I’ve always loved bathing. Like many people, some of my earliest memories involve bathing. I remember the warm water of the tub and water being poured over my head, running down my back and never wanting to get out. I was born in New Zealand and I remember as a young kid being taken up to the hot springs and observing all the naked people sighing in the steam. When I moved to America my summers were full of swimming holes, rope swings and waterfalls. There were almost always groups of people around those spots and I think that’s when I started to see bathing as a uniquely cultural experience that can bring together all sorts of folks. I’m still learning so much about how different cultures experience and share bathing and thrilled to continue to learn and share. Bathing is one of the true joys of life.
How has bathing changed your life?
Bathing has brought me to some of the most beautiful places in the world. It’s pushed me out of my comfort zone in a positive way and led to some of the kindest (and often outrageous!) people I’ve ever come across.
Bathing is like meditation. You might do it every day and not really recognize how profound of an impact it has on you until you look back and see it’s powerful calming and centering effects. And if you’re lucky, you’ll have a truly transcendent experience!
What is your favorite kind of bath to take?
I really like taking baths in the morning. Starting the day relaxed is a gift to everyone you come in contact with.
What was the most memorable bath you ever took and why?
My partner had cut a big bunch of flowers from our garden and arranged them in a vase by the tub. Some piano music was playing and the water looked like a cut crystal. I’d spent the day trail running in the hills just north of San Francisco. It was early spring so the hills were green and muddy, and I think the newness of spring kept urging me deeper into the wild. Before I knew it, I was miles and miles further from home than I wanted to be, and by the time i made it home, it was dark and I was freezing. I’ll never forget the feeling of easing my tired and cramped body into that water. It shimmered and glistened in the warm light, eddies of steam rose around me and everything melted away. I was in the tub and all was right in my world.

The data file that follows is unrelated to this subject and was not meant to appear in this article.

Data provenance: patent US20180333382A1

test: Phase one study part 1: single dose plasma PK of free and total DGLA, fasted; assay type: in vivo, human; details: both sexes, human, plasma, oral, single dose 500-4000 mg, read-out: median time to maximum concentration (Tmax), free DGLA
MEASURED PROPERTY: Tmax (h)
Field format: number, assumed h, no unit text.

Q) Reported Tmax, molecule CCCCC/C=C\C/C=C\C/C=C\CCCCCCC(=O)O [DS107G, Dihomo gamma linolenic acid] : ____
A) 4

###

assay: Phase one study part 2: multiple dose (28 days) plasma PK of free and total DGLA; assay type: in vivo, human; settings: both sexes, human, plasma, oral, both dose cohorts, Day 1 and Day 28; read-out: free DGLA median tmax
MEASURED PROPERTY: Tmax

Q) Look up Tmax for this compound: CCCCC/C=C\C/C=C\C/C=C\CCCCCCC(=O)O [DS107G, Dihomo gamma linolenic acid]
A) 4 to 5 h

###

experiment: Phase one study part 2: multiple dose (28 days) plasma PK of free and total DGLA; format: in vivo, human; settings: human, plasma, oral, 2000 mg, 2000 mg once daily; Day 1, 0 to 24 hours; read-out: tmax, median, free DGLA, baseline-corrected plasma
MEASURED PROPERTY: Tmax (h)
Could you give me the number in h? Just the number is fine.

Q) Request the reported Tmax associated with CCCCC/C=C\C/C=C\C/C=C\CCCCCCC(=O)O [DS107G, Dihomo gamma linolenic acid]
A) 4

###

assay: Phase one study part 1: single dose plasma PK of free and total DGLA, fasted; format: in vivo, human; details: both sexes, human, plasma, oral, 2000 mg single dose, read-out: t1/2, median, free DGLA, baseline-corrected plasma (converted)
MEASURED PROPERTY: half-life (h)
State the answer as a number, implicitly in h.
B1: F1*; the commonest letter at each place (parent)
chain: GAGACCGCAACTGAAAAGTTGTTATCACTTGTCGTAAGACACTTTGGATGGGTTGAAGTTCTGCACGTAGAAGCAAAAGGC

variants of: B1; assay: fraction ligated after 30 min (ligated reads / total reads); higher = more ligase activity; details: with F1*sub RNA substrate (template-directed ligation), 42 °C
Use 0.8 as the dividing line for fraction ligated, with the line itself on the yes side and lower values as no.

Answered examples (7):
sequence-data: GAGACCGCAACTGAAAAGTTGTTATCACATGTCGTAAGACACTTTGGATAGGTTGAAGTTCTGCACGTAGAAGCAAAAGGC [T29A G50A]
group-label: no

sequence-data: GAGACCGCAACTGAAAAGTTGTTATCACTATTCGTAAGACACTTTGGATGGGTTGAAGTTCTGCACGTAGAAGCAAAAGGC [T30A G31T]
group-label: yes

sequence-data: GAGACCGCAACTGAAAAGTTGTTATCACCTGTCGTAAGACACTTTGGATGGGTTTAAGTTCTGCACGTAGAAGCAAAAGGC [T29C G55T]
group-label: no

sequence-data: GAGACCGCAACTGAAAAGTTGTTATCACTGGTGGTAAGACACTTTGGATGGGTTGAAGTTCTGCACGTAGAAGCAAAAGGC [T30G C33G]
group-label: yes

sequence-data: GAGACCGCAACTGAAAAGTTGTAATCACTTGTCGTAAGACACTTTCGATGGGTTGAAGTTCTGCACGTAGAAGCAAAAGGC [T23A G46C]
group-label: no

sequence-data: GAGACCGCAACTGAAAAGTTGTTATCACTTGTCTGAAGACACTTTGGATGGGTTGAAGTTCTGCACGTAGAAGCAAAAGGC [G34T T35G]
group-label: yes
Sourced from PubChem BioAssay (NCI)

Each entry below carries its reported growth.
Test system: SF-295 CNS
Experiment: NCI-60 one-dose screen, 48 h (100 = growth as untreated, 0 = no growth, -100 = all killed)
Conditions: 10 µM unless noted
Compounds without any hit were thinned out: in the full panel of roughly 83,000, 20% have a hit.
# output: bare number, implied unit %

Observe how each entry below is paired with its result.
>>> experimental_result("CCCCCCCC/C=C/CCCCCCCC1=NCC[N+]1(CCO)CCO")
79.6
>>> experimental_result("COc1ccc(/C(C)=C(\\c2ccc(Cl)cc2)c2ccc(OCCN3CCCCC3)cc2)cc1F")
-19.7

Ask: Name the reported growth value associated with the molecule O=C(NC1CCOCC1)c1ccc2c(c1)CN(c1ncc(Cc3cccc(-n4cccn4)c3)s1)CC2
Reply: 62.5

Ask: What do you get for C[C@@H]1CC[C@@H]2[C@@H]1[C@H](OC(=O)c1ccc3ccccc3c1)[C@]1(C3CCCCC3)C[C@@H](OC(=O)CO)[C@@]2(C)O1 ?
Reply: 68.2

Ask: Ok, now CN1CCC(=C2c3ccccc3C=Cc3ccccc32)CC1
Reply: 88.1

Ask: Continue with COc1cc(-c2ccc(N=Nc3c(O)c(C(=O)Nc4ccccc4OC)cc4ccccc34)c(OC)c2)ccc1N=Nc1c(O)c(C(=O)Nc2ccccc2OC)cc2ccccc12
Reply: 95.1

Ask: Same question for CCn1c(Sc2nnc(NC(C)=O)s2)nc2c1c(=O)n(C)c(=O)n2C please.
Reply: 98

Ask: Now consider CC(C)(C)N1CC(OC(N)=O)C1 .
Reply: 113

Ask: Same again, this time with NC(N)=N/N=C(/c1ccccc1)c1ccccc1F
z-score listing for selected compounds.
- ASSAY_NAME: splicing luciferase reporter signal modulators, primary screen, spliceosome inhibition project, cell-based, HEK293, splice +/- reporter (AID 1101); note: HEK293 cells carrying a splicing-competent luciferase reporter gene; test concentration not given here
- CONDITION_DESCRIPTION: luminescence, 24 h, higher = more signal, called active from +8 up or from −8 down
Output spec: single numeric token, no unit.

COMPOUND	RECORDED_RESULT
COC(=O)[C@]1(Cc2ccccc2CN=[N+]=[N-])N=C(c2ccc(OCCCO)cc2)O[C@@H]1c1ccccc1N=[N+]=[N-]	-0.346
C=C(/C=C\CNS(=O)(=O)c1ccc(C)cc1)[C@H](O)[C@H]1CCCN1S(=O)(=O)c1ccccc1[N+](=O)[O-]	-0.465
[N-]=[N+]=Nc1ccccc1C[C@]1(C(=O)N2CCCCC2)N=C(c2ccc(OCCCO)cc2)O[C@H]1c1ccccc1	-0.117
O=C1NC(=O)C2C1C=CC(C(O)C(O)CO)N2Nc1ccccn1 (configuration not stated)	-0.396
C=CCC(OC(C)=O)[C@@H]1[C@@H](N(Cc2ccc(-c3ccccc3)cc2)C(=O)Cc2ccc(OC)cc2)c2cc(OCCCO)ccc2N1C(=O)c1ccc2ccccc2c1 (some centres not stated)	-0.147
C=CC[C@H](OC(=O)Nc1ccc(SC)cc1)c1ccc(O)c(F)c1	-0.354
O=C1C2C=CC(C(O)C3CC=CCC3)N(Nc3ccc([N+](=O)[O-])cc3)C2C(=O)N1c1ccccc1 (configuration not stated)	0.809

One tip for the best bathing experience would be:
Your daily shower doesn’t need to be a utilitarian task – you can turn it into one of the most profound experiences of your day. Take a moment and open all of your senses to the experience. Appreciate the sound, the smell, the feeling, and even the taste of the water. Taking that one minute to go a little deeper can transform any bathing experience.
Tell us about the ingredients in Big Dipper, is there a story there?
When my business partner and I first started Bathing Culture, we would go to a lot of hot springs. Social media and the internet have made it easier than ever to find natural springs and soaking spots. Unfortunately not everyone treats these places sacredly, and even if a hot spring appears to be pristine, it may be suffering.
We realized that in this day and age going to a hot spring should be a special occasion, and we wanted to help reduce pressure on these places. When developing our Big Dipper Mineral Bath, our goal was to allow people to take the hot springs home with them.
The scent is evocative of the redwood grove above one of our favorite hot springs in California. The formula is full of ethically sourced salts that contain hundreds of trace minerals, that are present in many springs. We took hundreds of baths tweaking the blend to ensure that it would melt both mind and muscle stress. We think of it as a transportation tool that can take you to a hot spring from your home.